Aspects of the biology and control of old man's beard (Clematis vitalba) : a thesis presented in partial fulfilment of the requirements for the degree of Doctor of Philosophy in Plant Science at Massey University, Palmerston North, New Zealand

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Massey University
Corrected thesis was uploaded in Dec 2023.
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Old man’s beard (Clematis vitalba) is an increasingly problematic liana in New Zealand, but the factors that contribute to its invasiveness are not fully understood. The work in this thesis investigated elements of old man’s beard seed biology and ecology, seedling establishment, and vegetative reproduction that were unclear or unknown. The findings point to a reproductive diversification strategy that contributes to old man’s beard’s success as an invasive plant, due in part to dual dispersal mechanisms (by wind and water), dual seed banks (aerial and soil), dual seed dormancies (physiological and morphological), and dual reproductive modes (seeds and vegetative spread). Summary of findings regarding the biology • The aerial seed bank is transient: half of all achenes tagged and monitored were dispersed via anemochory during complete dormancy in autumn, and all but 5% of the remainder were gone by early spring. • The likelihood of secondary water dispersal is high, as seeds tolerated up to 6 weeks of immersion, germinated readily in water, and produced seedlings that remained robust, if removed from water within the 6-week period. • Pre-chilling was found to be unnecessary for germination, even for seeds that had not undergone a full winter of after-ripening: although it increased the speed at which seeds incubated at constant temperatures germinated, it did not promote total germination as successfully as a fluctuating temperature regime without pre-chilling. • Seeds collected off the vine and tested for germination over a 2-year period were fully physiologically dormant until completely senesced. Thereafter, dormancy declined during winter, and seeds were largely non-dormant by early spring. However, morphological dormancy did not change until seeds were exposed for several days to suitable germination conditions. Fewer than 72% of seeds were ultimately viable. • The soil seed bank was confirmed to be relatively small but persists at least for two years. Seeds in the soil experience the same cyclic physiological dormancy changes as those in the aerial seed bank, though can also enter a secondary dormancy when appropriate germination conditions are not met. • Seedlings were not able to survive competition exerted by established perennial grass cover unless the cover was very sparse. However, seedlings that survived began producing multiple, elongating stems within six months of emergence. • Vegetative growth produces an extensive network of creeping stems on the ground. Also, two-node woody stem fragments from both creeping and climbing stems are capable of rooting and growing vigorously as individual, clonal plants. Current management of old man’s beard infestations necessarily involves chemical control. The efficacy of two types of herbicide control was also assessed. As a precision technique for climbing vines that avoids non-target damage, the basal bark method with triclopyr in oil provides highly effective chemical control of individual stems, with >95% mortality. The cut stem method, using a 45% glyphosate gel formulation was less effective (55% mortality). For creeping stems, triclopyr alone and a triclopyr/picloram/aminopyralid mixture were effective herbicide sprays that preserved grass cover. Favouring a dense grass cover can help suppress subsequent establishment of old man’s beard by seed. Management should also consider that waterways are potential conduits of propagule spread, and that mechanical fragmentation of stems serves to produce more individuals, due to regeneration.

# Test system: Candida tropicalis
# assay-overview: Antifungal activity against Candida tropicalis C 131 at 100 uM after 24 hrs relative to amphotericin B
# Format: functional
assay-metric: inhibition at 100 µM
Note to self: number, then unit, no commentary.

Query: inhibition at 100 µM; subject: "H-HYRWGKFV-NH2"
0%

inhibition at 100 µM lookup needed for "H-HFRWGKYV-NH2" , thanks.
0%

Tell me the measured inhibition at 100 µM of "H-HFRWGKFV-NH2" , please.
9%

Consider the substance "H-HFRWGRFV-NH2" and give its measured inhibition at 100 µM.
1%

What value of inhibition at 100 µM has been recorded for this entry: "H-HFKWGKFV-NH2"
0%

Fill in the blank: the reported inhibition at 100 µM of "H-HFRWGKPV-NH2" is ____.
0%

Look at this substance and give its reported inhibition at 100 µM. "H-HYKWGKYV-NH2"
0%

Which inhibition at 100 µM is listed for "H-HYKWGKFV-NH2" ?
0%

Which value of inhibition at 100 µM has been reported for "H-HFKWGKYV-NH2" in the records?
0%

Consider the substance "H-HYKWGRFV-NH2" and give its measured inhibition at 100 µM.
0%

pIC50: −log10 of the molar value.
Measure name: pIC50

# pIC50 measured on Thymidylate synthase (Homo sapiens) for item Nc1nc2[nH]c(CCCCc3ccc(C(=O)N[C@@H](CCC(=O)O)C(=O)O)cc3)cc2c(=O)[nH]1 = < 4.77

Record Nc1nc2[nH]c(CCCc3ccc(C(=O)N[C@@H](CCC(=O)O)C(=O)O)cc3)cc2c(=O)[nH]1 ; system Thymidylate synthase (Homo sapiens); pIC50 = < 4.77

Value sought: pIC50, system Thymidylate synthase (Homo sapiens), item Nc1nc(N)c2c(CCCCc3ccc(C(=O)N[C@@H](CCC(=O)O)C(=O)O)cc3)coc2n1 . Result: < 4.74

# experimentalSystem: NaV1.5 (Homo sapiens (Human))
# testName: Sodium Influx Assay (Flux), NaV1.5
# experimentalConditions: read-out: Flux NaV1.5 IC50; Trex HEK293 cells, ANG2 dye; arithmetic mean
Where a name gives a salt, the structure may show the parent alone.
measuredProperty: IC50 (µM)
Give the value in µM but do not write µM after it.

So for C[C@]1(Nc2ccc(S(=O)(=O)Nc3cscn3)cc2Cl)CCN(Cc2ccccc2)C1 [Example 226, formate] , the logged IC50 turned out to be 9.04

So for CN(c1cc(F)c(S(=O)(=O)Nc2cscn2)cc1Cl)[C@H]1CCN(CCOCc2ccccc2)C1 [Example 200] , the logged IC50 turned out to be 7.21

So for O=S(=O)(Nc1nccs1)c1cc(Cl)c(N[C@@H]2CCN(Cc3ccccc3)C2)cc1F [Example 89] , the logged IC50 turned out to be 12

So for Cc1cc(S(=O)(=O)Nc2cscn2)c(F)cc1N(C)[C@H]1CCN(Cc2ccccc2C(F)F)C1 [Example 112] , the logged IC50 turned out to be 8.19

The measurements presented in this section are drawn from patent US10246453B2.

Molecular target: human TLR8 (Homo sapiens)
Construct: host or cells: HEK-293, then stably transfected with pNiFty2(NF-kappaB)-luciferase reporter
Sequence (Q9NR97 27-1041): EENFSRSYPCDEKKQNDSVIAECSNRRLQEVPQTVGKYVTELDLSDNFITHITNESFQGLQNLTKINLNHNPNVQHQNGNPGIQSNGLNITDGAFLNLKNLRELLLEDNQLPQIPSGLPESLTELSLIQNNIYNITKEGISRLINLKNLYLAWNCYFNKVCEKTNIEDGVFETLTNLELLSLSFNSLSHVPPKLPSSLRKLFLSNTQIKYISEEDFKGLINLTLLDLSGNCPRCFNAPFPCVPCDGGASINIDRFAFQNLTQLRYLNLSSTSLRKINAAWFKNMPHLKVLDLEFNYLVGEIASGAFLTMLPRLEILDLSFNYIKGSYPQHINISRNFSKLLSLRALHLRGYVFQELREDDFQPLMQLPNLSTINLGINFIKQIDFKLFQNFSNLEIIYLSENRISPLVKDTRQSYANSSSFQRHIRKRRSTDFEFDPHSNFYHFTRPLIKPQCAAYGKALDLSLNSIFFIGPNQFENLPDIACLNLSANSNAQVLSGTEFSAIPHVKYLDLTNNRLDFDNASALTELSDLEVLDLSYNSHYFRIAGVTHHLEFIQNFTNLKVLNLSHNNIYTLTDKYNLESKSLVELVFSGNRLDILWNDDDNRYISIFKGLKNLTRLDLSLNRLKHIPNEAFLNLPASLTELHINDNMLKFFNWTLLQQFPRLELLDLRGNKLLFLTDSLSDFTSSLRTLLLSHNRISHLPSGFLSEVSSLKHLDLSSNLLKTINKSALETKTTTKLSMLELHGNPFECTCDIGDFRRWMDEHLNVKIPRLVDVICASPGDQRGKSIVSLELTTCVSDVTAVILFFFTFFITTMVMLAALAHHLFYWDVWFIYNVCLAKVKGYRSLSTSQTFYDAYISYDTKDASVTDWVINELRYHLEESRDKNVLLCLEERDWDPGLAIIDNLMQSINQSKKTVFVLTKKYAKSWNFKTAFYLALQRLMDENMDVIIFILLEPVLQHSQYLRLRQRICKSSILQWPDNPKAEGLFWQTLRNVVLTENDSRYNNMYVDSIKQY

Clematis vitalba, Reproduction, Control, old man's beard, liana, woody invasive, riparian, seed bank, seed dispersal, germination, dormancy, seedling competition, vegetative growth, basal bark method, cut stem method, foliar herbicide, weed control